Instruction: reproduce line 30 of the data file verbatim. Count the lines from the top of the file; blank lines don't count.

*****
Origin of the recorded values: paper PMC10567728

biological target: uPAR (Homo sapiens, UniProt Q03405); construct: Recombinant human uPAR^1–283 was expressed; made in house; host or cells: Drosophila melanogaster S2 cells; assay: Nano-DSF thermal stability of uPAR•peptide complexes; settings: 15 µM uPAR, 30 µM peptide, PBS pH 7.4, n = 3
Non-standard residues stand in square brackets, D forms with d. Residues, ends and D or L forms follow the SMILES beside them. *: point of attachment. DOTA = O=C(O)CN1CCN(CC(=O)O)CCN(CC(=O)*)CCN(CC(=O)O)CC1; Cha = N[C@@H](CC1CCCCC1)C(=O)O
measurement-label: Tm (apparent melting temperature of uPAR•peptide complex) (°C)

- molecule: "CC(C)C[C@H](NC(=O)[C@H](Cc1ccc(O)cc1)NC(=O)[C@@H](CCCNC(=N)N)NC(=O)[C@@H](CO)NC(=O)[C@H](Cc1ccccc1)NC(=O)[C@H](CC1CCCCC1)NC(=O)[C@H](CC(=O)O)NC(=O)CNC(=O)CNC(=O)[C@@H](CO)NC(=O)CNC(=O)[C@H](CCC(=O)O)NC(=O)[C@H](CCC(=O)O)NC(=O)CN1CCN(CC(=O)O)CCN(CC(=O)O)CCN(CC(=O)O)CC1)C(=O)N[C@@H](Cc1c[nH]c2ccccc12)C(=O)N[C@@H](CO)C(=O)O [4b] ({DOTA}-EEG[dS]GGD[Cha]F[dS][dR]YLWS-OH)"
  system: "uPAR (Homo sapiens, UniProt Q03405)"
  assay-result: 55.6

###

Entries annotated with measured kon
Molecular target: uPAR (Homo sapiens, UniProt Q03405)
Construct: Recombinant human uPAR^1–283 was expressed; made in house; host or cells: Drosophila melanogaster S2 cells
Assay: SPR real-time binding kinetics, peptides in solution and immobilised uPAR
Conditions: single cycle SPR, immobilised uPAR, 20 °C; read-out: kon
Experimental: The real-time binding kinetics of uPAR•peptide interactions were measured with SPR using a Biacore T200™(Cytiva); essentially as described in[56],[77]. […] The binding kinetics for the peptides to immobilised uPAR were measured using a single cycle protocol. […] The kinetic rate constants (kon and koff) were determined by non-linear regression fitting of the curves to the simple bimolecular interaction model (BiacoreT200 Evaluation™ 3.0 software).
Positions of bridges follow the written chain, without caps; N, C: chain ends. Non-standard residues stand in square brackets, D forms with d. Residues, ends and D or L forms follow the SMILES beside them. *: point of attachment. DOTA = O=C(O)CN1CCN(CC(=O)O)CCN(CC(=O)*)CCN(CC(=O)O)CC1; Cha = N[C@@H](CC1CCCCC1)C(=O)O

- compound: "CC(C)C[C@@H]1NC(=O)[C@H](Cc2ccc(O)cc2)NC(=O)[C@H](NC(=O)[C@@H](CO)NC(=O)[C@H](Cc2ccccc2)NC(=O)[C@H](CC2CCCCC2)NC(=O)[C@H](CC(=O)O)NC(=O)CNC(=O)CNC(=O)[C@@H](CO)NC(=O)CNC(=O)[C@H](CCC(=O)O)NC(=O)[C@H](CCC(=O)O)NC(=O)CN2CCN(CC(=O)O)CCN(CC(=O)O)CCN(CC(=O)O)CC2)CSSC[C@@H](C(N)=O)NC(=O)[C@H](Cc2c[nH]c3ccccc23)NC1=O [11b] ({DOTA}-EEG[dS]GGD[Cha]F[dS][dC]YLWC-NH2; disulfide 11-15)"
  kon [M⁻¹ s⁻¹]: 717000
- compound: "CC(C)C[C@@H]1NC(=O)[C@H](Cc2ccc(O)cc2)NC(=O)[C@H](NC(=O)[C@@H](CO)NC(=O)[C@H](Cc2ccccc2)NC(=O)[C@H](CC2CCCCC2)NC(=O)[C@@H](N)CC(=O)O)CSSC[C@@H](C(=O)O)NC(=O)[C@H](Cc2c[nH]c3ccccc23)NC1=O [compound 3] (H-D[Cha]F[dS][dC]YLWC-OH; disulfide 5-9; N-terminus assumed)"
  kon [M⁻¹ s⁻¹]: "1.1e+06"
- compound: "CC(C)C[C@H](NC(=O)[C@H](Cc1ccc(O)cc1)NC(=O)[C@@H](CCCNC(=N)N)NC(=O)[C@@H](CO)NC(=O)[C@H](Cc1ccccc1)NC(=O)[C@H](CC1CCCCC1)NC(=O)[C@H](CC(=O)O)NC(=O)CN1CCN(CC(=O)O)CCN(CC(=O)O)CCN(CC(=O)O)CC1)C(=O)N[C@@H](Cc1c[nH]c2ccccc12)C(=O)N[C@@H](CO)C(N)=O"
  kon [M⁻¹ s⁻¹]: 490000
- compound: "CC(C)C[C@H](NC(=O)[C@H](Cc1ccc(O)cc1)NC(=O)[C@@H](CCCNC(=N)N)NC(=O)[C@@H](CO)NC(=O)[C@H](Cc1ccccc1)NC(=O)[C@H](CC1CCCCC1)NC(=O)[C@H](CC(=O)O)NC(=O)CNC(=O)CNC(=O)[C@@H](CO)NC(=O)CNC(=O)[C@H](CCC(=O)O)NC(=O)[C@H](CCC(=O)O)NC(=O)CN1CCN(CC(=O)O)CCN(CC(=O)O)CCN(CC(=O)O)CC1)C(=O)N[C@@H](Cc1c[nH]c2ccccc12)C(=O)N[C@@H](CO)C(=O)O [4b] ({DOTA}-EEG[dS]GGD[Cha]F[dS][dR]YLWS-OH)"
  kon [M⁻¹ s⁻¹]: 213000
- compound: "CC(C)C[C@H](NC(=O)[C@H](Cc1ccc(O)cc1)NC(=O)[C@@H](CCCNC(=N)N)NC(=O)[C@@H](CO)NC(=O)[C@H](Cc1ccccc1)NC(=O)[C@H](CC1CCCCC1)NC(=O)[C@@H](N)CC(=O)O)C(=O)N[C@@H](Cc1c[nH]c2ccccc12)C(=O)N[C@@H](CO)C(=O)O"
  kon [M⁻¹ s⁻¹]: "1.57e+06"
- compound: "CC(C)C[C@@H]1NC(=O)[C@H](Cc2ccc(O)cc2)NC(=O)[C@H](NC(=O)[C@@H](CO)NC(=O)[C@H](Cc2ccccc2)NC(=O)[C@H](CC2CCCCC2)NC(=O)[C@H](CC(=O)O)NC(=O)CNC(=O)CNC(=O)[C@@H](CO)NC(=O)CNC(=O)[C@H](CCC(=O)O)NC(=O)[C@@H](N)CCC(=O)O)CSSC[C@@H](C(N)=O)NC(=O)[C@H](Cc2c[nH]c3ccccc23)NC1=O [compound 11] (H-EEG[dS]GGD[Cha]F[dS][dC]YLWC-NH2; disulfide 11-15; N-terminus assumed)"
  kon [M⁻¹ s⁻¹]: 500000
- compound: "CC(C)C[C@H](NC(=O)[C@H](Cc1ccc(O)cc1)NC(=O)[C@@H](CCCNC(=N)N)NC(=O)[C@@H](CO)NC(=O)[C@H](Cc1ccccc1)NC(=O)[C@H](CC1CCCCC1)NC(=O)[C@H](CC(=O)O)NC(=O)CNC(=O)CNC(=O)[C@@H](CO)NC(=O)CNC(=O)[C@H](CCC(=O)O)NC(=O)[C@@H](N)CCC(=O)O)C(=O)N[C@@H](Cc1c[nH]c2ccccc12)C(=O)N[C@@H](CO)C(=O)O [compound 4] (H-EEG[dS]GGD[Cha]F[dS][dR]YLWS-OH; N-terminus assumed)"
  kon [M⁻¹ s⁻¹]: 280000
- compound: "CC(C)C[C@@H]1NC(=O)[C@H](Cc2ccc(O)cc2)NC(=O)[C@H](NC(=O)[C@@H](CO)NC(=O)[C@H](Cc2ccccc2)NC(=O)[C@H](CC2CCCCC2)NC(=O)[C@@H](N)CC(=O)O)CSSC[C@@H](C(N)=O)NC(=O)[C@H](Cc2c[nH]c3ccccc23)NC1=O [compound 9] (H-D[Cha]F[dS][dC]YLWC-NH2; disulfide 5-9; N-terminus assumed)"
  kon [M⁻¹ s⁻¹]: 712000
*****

- compound: "CC(C)C[C@@H]1NC(=O)[C@H](Cc2ccc(O)cc2)NC(=O)[C@H](NC(=O)[C@@H](CO)NC(=O)[C@H](Cc2ccccc2)NC(=O)[C@H](CC2CCCCC2)NC(=O)[C@@H](N)CC(=O)O)CSSC[C@@H](C(N)=O)NC(=O)[C@H](Cc2c[nH]c3ccccc23)NC1=O [compound 9] (H-D[Cha]F[dS][dC]YLWC-NH2; disulfide 5-9; N-terminus assumed)"